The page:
From the left to the right around the back of the garden; we planted peas, jalapeños, lettuce, parsley, celery, spinach, radishes, chard, kale, more lettuce, carrots, chamomile, volunteer calendula. Through the center rows I have planted broccoli, Brussel sprouts, kohlrabi, cabbage, more carrots, lettuce and spinach, dill, chamomile. Off to the far right is bush beans, cucumbers, zucchini, and pumpkins.
The beds are slightly larger this year to allow for the larger crops to be in the center and the faster growing crops to the outside. Is anyone else as garden fickle as I am?? Each year I always try some new layout and then journal the results in my garden log to refer to later. Some things work really well and others are an epic fail.
This year the General Manager is trying something new in the garden. I think he secretly enjoys getting his fingers dirty in the dirt, even if he won't admit it to anyone else. . . According to Modern Farmer straw bale gardening is great for those gardeners who are faced with the start up expense of raised beds or want an ideal growing container for vegetables. We have this stubborn spot behind our pea trellis that just isn't big enough to plant anything - last year it grew potatoes, but it was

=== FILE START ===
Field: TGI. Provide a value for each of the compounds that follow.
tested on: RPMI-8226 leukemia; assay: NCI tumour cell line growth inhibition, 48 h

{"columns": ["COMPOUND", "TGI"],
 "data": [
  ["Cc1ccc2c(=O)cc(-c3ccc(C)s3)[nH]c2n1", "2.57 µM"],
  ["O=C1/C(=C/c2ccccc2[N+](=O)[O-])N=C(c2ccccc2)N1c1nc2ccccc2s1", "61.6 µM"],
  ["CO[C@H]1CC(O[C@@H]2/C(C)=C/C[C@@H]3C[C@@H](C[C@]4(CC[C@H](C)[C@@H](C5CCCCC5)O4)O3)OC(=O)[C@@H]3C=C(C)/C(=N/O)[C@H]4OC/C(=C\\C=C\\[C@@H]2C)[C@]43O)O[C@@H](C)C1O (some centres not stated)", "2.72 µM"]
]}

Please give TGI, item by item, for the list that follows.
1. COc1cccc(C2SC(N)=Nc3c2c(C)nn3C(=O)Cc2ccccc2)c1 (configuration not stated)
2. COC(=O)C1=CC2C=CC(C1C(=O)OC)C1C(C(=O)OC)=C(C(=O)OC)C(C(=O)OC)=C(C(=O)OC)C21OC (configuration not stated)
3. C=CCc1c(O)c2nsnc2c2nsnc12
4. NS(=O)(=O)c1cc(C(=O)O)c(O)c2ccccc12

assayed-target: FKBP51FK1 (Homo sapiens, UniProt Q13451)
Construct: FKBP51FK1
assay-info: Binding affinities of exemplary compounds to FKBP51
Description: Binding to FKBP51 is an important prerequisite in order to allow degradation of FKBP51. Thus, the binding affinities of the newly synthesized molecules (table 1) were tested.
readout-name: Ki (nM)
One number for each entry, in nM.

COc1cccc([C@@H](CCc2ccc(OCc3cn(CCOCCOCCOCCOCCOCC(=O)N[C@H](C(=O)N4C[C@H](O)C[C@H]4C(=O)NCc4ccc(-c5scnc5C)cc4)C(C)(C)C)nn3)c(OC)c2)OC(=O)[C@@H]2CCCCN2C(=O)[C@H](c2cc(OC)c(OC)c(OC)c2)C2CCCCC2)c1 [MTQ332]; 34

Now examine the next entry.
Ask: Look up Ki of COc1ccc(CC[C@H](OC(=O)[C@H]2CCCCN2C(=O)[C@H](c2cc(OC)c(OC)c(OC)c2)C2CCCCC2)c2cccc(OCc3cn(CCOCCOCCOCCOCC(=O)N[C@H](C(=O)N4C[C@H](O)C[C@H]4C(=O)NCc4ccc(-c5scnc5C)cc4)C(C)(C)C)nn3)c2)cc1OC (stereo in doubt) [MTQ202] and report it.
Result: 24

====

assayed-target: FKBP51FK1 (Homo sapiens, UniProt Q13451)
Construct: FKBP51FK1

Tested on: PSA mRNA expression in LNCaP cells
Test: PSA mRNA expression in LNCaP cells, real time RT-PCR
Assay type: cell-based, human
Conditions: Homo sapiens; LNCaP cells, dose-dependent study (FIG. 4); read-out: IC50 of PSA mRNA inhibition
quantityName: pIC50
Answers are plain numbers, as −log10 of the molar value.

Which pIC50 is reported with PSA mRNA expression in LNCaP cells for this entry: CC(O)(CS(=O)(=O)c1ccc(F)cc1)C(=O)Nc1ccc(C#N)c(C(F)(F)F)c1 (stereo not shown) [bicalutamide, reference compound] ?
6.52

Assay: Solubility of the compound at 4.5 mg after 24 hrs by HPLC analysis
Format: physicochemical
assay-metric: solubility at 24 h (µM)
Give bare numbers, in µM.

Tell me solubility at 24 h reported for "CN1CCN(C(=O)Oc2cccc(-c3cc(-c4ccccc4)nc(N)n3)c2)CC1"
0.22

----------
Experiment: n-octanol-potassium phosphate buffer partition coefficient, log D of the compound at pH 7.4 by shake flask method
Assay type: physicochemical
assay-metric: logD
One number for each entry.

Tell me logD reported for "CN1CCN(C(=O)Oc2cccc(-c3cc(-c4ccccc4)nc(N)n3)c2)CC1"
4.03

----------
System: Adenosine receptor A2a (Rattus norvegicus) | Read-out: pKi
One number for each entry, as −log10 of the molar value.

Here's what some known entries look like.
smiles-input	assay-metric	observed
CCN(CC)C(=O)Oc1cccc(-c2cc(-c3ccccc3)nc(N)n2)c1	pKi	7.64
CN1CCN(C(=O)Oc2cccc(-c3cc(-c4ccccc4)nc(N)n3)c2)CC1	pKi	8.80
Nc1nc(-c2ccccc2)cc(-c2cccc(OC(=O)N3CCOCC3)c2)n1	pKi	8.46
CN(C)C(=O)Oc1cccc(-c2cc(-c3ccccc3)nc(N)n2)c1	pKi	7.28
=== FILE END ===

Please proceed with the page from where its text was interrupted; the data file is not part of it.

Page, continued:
So, when you are dealt tricky problems in your garden, you have to be creative. To get started he wet the bales down - more like soaked them! Then he covered the tops with composted manure, bone meal and fertilizer. Two weeks waiting time is necessary to start the breakdown phase of the hay and then he's going to plant the potatoes into the bales.
Has anyone else tried straw bale gardening? If so, leave me a comment and let me know if the bales were successful at growing whatever you planted in them.